Sunday, March 18, 2012

Friday Favorites

Friday Favorites belong on Fridays, and today is...  not Friday.

In my defense, I have a really good reason for breaking my own blog rules.  This particular Favorite is at auction right now on eBay.  Bidding closes Wednesday, and I want to showcase this piece while it's still available.  By the time Friday rolls around, it will already be on its way to the lucky new owner!

That said, it's time to move on to the good stuff.  This amazing coal mining scene was made by the British artist, Jan Rusling.
Here's how she describes the scene:  A Miner has taken a break down the pit and sat down on the spare pit props, wiped his hands on a rag, opened his lunch tin and tucked into an apple. The pony, anticipating a tidbit has inched forward and leaned towards his co-worker. The man has, meanwhile after finishing the apple, taken up a cheese sandwich, taken a bite and now holds the anticipated apple core out to the pony.
Jan created this set in 2009 and has shown it four times resulting in a Supreme Championship, a Best in Show, a Reserve Championship and a Reserve to the Reserve honors.
The pony was originally a Breyer classic mustang stallion. His coat is marked and smutty from long days toiling in the mine.  The pony's tack was custom made using historic photographs as reference. The collar comes away in three pieces so it can easily removed.  The rest of the harness and bridle has three working buckles and is also removeable.  Because of the design of the tail, the crupper is not a complete ring and  kept in place by tacky wax. 
The coal cart is handmade and features proper train type wheels.  The cart rails are made of metal and have a slight metallic sheen.  There are small brass lamps on the floor and hooks on the upright props to hang the brass lamps and the canary. 
This scene depicts an earlier period of mining when there were no hard hats or safety lamps. The only 'safety' equipment was the canary in the cage which served as a gas detector.  Miners provided their own tools, including the timber for props which were cut 'in situ'.  
Like the cart and pony, the tools, canary and bird cage were hand made by Jan. 
The miner has fully articulated hands with which he can easily grasp objects  and is fully pose-able. The cheese sandwich, apple core and lamps were all been individually handmade, not shop bought.  tail but is kept in place by tacky wax. 
Many thanks to Jan for allowing me to share these photos of her amazing scene.  If you are interested in seeing more of Jan's work, I would highly recommend visiting her website.  It's not model horse related, but trust me, you will be impressed!

9 comments:

  1. This is the most amazing diorama I have ever seen. I would dearly love to have it, but.... I also have very much enjoyed the link to her website. Thank you for these wonderful things to take my mind off a difficult situation with a family member's health problems. I just love your interesting posts!!!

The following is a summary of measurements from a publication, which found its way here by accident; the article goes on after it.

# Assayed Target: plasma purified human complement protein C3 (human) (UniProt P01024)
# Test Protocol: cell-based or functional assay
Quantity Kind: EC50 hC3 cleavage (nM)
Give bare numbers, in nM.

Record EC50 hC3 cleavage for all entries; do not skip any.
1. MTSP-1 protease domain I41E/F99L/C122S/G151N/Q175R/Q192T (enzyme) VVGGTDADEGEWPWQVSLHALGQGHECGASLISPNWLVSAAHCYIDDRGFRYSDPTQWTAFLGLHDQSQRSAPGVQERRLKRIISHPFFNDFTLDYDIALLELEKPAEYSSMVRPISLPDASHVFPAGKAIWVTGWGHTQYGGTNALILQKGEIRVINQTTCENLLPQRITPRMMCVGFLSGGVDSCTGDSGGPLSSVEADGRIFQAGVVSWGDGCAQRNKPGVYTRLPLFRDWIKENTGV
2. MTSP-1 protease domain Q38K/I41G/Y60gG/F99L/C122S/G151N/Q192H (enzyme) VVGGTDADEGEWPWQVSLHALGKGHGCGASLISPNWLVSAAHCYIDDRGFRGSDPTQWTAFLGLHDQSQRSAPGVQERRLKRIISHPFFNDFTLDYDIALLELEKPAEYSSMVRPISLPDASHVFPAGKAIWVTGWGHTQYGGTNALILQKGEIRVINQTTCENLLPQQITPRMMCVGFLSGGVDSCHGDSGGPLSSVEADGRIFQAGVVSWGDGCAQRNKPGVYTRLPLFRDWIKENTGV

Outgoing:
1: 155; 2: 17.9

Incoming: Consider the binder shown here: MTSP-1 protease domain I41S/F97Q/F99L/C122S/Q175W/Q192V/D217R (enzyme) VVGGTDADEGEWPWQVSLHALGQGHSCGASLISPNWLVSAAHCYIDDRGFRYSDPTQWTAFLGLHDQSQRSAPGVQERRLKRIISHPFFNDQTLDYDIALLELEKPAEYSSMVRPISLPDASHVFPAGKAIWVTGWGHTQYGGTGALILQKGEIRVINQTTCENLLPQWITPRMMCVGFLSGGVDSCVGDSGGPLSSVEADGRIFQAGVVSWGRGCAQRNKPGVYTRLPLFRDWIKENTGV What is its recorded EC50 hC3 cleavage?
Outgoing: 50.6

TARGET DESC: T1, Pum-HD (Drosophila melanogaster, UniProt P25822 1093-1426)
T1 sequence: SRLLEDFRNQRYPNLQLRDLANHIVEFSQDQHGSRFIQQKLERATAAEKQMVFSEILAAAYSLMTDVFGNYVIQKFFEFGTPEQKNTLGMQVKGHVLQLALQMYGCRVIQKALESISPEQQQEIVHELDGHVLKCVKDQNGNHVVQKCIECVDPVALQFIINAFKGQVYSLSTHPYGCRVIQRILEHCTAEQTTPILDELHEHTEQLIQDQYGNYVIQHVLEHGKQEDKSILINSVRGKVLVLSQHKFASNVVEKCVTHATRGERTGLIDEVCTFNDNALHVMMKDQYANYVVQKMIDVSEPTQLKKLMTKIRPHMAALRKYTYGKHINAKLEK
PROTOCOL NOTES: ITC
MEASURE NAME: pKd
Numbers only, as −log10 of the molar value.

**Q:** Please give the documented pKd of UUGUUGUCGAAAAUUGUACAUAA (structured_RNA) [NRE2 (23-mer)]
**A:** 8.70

Jo K

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  2. Pretty sweet... I don't show model horses and I rather want it.

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  3. SO fantastic.. I am in awe...

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  4. Jan really is legendary when it comes to dioramas!

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  5. That. Is. Fantastic. I agree, has to be the most amazing horse-related diorama I've seen, other than the Cobra mares photo that you published here which was virtually indistiguishable from a photo of real horses. Every detail is pitch-perfect. I think it really helps that the miner is so natural; I know it's hard to pose riders, so the fact that he's not mounted probably made that much easier. Thanks so much for sharing! (Off to check out her website)

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  6. HOLY MOLEY!!! Wow. If I had one of those rocking horses (and I've duly noted that the new replicas are built to hold the weight of an average-sized adult), I think I would never leave the house. AWESOME!

    When I was a kid we used to get the F.A.O. Schwartz toy store catalog, and we also used to visit their flagship store in NYC. They sold (and may still sell, haven't looked lately) magnificent rocking horses on what I now know is a "safety stand" that looked just like these beauties. Naturally, I lusted after these things, but the $250? $300? more? price tag put them waaaaaay out of reach. That's probably the amount my parents spent on a whole year's worth of riding lessons for me so I'm not complaining, but BOY, did I want one!

    I'd still cheerfully order one up now. I didn't see the price list yet for the replicas (not Jan's restored or still completely antique ones, talk about mucho bucks) but I'm sure they are still ridiculously out of reach. Maybe when I hit the lottery I'll buy one for my grandkids but it will live at my house, LOL.

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  7. I absolutely love all of the research and work that went into every last detail of this diorama. Wonderful!

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